Love It or Love It
I’m not sure I can name another profession outside of journalism whose practitioners are such accomplished and vocal complainers; nor do I know of another profession whose practitioners so love what they do.
The louder the complaints (the pay, the working conditions, the editors, the weather, the computer system, the parking lot, the coffee), often the more passionate the connection with the process of reporting, writing and editing the news.
If you’ve ever hung around reporters and editors, you couldn’t fail to notice the humor – dark at times, I’ll grant you, but sustaining – that pervades all conversations and exchanges. But if you’ve ever watched a group of good ones, or been lucky enough to work among them, you can’t miss the dedication, the caring, the enthusiasm, the passion for getting it right, for going the extra reportorial mile, even though that passion rarely manifests itself in Pollyanna-like demeanor.
A good magazine is a journalistic enterprise, with editorial content that is independent of advertising sales. Stories are written for the readers, not to reward advertisers or punish non-advertisers. Magazines share similarities with newspapers but have their own presence and perspective – and a much different timetable.
Each magazine has its own identity, and each job on the magazine is a blend of highs and lows, excitement and tedium. The thrill of a story that comes out just right. (The kind that sends you running into a colleague’s office so you can read the lead out loud – like Jerry Grillo’s award-winner on the business of high school football.) The agony of a typo that shows up in a story you’ve proofread four times. (On my watch, we once spelled “Georgia” wrong in the magazine – in a headline.)
Magazine jobs are made more difficult by the fact that there are some publications out there that like to call themselves magazines but have no semblance of journalistic integrity; they’re more like promotional pieces on shiny paper or marketing vehicles with a masthead. Every bad one out there that erases the line between advertising and editorial or simply follows the path of least resistance makes it tougher on those that strive to be good – and then better.
But enough whining. Magazines are my great career love. I’ve been an editor on the staff of four of them and a regular contributor to two or three more; I’ve probably written for close to two dozen of them. I’ve never owned a magazine or even a piece of one; but I’ve felt a sense of ownership in every one I’ve worked for.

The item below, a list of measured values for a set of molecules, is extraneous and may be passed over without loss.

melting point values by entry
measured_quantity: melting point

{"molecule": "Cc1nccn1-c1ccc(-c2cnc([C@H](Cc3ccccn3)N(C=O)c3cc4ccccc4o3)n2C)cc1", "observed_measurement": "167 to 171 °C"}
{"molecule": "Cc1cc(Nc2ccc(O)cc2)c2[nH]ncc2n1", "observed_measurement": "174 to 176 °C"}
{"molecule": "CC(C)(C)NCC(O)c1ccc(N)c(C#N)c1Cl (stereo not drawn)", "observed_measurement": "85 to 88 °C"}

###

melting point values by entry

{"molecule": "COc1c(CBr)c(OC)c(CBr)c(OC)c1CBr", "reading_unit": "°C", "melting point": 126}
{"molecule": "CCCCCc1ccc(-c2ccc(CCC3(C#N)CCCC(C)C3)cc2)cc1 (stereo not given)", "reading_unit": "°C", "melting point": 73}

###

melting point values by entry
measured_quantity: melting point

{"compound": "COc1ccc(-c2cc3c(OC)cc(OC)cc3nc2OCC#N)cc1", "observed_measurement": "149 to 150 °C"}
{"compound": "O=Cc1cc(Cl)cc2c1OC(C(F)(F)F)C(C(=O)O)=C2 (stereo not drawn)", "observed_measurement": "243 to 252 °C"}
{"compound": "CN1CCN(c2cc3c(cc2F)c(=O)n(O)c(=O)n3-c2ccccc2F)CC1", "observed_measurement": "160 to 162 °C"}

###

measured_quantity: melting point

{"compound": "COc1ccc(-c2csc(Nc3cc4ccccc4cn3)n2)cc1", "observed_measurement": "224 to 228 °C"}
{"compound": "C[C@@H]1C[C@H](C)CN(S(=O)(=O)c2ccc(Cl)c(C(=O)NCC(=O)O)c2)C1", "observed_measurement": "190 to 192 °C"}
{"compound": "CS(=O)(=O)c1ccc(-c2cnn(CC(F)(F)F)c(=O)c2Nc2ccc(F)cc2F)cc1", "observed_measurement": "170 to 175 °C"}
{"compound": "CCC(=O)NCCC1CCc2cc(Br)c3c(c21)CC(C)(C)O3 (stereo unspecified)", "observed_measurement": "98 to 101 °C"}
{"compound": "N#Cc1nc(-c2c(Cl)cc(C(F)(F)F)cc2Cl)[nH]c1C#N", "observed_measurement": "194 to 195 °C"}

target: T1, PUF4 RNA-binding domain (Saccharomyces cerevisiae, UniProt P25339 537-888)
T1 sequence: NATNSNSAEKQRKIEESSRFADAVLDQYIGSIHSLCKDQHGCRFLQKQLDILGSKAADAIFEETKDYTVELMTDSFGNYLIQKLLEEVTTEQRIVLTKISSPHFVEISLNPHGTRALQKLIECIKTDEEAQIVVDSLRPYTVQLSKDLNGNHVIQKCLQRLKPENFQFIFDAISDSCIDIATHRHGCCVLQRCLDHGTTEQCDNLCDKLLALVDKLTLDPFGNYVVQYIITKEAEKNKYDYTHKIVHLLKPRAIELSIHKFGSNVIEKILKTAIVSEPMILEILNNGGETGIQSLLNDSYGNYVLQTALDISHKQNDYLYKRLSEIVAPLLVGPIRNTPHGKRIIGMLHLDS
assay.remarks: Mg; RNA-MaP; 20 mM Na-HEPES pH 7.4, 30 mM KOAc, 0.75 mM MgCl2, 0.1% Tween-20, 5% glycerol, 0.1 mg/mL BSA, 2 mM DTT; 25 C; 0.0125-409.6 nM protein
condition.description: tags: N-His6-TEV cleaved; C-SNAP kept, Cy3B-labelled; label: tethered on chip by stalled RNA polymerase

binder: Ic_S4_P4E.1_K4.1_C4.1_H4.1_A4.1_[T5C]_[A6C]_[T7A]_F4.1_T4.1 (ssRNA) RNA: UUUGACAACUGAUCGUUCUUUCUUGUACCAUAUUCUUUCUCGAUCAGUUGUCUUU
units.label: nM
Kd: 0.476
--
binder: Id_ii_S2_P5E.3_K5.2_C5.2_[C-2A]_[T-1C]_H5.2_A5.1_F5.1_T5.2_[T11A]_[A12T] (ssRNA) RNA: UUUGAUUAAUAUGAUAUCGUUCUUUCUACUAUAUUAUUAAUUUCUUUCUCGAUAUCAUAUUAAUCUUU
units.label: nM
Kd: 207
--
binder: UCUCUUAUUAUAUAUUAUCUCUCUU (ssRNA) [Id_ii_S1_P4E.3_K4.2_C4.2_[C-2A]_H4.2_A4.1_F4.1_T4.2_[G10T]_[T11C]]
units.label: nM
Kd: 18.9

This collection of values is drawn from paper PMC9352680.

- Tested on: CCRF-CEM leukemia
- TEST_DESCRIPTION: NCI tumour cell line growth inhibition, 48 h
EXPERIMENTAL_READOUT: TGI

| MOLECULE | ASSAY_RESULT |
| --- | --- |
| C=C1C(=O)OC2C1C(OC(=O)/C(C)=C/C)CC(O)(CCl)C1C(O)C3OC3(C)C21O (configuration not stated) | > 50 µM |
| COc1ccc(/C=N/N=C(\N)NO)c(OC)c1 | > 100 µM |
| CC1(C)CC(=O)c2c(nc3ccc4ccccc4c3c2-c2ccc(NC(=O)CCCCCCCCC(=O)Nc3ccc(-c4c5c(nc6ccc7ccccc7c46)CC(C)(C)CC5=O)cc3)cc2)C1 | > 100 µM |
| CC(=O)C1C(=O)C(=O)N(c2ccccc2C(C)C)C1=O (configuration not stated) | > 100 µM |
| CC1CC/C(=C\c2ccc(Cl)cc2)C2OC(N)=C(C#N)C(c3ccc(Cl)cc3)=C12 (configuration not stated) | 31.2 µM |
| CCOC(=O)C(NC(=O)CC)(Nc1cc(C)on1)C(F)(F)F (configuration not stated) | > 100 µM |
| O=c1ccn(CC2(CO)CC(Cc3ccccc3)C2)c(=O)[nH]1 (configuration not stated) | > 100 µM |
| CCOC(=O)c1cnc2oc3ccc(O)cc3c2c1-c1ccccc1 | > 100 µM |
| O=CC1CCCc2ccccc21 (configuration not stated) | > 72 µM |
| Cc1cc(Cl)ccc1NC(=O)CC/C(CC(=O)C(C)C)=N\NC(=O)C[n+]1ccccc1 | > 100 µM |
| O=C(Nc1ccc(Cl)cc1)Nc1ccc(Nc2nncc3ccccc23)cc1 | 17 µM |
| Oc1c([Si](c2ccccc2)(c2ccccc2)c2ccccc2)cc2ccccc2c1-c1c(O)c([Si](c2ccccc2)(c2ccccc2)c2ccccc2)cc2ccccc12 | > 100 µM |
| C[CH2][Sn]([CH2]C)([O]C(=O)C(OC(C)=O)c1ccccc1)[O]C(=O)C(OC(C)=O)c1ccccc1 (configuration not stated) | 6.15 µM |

As we were preparing this 20th anniversary issue of Georgia Trend, I spent a lot of time looking at back issues – more than 200 of them. Since I joined the staff in the summer of 2001, I have read – and edited – every word of every feature story, column and department, some of them many times over. But there were some gaps in my Georgia Trend reading for the previous 16 years that I needed to fill – partly to understand the magazine’s history and partly as preparation for talking to some of the people who have owned, published or otherwise shaped the magazine.
In the space of a few weeks I interviewed Gene Patterson, Otis White, Millard Grimes and Virgil Williams, (see story on page 44) all very different individuals but united by their love for the magazine. Both Grimes and Williams said unabashedly that they regretted selling Georgia Trend. Grimes, in fact, sold it to Williams, then bought it back the next year and ran it for several years before he sold it to Neely Young.
Eugene Patterson, the Pulitzer Prize-winning former editor of The Atlanta Constitution, was a hero before he ever went to the St. Petersburg Times and founded Georgia Trend. He spoke of the need for a statewide business publication that he believed could help Georgia free itself from the crippling effects of racial injustice and construct a better society.
“Business journalism was at the center of what needed to happen in Georgia and the South, then and now,” Patterson said. “The economy of course depended on business in a free market-directed society, and so business journalism became what political journalism once was, it became the constructive force as to what we were trying to build. So it was then, and still is, in my opinion.”
I should have proofed that “Georgia” headline a fifth time and caught the spelling
Susan Percy is editor of Georgia Trend.